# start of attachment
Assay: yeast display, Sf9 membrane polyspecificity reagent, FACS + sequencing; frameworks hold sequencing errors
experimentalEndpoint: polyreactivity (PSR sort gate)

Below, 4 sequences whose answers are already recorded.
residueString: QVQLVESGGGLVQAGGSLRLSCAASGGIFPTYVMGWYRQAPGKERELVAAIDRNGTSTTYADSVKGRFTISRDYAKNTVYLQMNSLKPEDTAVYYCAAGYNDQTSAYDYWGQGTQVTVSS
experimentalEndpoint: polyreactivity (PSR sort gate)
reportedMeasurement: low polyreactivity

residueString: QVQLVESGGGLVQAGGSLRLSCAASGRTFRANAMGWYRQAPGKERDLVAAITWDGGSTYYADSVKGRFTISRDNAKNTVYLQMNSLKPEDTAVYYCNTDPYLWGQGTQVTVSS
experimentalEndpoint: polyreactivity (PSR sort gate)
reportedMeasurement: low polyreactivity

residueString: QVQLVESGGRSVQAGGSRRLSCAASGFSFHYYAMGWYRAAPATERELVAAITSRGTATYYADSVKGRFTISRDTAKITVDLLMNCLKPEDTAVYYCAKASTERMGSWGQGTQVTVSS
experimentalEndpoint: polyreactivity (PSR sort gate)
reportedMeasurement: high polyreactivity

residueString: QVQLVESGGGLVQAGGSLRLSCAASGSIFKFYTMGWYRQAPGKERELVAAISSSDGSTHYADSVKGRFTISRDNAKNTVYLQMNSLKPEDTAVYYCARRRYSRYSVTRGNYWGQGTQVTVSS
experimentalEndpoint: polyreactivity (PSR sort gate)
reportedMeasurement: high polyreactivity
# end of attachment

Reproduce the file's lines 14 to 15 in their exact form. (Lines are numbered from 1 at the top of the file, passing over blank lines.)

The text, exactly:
experimentalEndpoint: polyreactivity (PSR sort gate)
reportedMeasurement: high polyreactivity